Poplar Heights Farm is a living history farm and nature conservancy in Bates County, Missouri. The farm supports and conducts programs to preserve the area’s past and offer educational opportunities to the region.
A 12 year restoration program has been completed. The family house, barns and extensive landscaping have been restored to their 1890's look. The Grand Opening Celebration was held in 2010 and Poplar heights Farm is now open to the public with programs, displays, demonstrations, a computerized research library for the history of Bates County and the Main House is a museum of period antiques showcasing life in rural Missouri at the turn of the 20th century. The farm fields are also being developed to promote native Missouri plants and wildlife and will include a series of walking trails.
The primary barn, a peg and beam threshing barn, was built around 1874. It has been restored and is now used for programs, displays, and demonstrations.
The broom corn barn, over 100 years old, has been restored. The west section now houses the Seelinger Broom Works, bringing visitors fine brooms crafted from broom grown on the farm and crafted on original antique machines.
The farm fields are being developed to promote native Missouri plants and wildlife and will include a series of walking trails.
The People Who Shaped Poplar Heights Farm
In 1856, when land could first be actually titled in Bates County, Missouri, Anthony S. Walker, from Cooper County, Missouri was the first to buy the land that would become Poplar Heights Farm.
Anthony Walker died during the Civil War and the property passed to his son, John Read Walker. John Walker left Yale University and moved to Summit Township in Bates County where he built the main house, the threshing barn and smoke house and began farming.
After a single term as state representative from Bates County, John Walker left and sold the farm to his brother-in-law, John L. Hickman. Hickman began an orchard, but he too, soon left. On October 17, 1884, Hickman finalized the sale of the farm to Adam Seelinger.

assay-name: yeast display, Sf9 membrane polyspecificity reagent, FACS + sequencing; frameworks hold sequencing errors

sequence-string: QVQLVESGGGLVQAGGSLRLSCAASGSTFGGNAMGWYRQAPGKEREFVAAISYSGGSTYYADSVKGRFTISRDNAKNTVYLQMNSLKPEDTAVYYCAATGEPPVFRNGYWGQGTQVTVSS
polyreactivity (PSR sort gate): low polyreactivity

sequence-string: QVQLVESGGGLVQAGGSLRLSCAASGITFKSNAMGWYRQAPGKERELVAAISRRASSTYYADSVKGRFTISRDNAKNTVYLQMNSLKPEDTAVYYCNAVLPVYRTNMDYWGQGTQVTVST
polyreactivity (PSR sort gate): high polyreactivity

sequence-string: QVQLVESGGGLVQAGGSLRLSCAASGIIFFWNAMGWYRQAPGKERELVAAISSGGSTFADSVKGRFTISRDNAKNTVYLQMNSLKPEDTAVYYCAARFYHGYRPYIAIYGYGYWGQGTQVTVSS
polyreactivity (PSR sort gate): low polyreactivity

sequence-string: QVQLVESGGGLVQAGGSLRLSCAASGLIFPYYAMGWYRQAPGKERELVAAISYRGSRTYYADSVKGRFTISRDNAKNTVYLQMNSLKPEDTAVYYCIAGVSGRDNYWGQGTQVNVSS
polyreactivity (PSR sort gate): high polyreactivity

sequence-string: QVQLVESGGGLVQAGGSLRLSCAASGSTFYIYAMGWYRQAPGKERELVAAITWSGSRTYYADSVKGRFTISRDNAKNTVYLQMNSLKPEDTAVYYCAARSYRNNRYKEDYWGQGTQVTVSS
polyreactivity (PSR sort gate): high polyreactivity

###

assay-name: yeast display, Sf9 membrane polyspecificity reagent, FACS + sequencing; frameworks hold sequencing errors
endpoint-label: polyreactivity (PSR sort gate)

Adam Seelinger passed the farm to his son, John Seelinger. John and his wife, Agnes Johannes, named the property "Poplar Heights Farm" and began extensive farming operations. John Seelinger planted the cedar tree colonnade leading up to the Main House. He added the Broom Corn Barn and dug the first of several ponds. John and Agnes raised a family of five children: Adam, Daisy, Maude, Bertha and Ruth.
Our German-American Heritage
Poplar Heights Farm was purchased on October 17, 1884 by a German immigrant, later an American citizen, Adam Seelinger. He gave the property to his third son and his first son born after he became an American citizen.
Adam Seelinger was born in Lampertheim, Germany on May 5, 1830. He was the son of Jacob and Eva Wegerle Seelinger. His parents never came to America. At the age of 22 he left Germany for America. A year later he married Franciska Marer, also a German immigrant. She was the daughter of Johann Adam and Maria Apolinia Zimmerman Maurer of Ramsen, Germany.
After the Civil War, the family moved to Bates County, Missouri and settled on a farm near Prairie City. Here they raised six sons, acquired thousands of acres of rich farmland and lived to see their grandchildren and great grandchildren prosper. Grateful to his adopted country for the many blessings he acquired here, Adam instilled in his family the idea of community service and care of the land that brought them their living.
Poplar Heights Farm has also opened a Family History Center at its offices in nearby Butler, Missouri at 208 North Osage. The center offers genealogy records, plat books, cemetery records, historic photos and maps, and a wealth of other material to assist in researching and understanding early life in the region. Poplar Heights Farm is pleased to be able to support research into the history of the region.
The foundation has also conducted it’s own research and prepared a number of reports and presentations including:
Early Stone Cutters in Western Missouri
World War II - the Bates County Home Front